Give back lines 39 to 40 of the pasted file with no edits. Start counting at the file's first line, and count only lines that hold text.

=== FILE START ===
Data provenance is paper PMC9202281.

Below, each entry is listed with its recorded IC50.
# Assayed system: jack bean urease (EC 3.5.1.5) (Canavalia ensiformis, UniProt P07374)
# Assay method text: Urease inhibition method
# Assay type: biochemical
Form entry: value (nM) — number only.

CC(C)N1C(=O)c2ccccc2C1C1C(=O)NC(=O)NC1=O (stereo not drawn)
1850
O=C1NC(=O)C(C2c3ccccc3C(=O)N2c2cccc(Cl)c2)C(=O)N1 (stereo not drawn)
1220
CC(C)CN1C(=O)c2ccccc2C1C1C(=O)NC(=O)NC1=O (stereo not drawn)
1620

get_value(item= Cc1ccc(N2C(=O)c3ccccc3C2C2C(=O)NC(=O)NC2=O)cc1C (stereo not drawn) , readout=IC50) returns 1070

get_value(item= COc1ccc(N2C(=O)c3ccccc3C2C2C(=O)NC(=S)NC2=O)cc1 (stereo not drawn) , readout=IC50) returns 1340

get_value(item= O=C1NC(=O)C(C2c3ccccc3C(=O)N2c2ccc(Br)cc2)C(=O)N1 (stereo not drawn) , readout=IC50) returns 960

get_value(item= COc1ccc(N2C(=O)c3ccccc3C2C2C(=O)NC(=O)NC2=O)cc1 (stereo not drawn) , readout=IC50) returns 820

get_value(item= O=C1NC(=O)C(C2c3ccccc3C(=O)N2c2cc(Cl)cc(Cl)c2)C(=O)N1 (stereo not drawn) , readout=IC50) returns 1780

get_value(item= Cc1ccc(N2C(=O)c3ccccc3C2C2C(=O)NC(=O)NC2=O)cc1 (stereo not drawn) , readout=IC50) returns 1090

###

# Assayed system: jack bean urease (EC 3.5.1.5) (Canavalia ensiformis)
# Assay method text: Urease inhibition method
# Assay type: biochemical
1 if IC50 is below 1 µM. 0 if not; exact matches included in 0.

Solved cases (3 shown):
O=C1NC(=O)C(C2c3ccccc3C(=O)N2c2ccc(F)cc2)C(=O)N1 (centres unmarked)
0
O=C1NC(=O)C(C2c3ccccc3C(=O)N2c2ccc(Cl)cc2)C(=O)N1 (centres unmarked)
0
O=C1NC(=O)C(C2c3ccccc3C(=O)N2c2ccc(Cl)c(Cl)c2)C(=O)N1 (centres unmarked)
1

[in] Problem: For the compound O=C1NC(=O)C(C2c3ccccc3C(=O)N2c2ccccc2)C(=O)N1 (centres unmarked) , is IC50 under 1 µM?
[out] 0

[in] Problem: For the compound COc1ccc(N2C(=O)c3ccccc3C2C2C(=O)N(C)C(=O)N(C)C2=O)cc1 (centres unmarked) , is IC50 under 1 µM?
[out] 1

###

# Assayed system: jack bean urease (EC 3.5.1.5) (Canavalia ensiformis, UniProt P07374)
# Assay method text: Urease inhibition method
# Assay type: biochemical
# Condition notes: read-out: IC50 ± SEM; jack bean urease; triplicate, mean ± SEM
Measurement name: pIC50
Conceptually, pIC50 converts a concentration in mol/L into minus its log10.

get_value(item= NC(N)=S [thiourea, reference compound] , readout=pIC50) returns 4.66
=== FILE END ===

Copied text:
# Condition notes: read-out: IC50 ± SEM; jack bean urease; triplicate, mean ± SEM
Measurement name: pIC50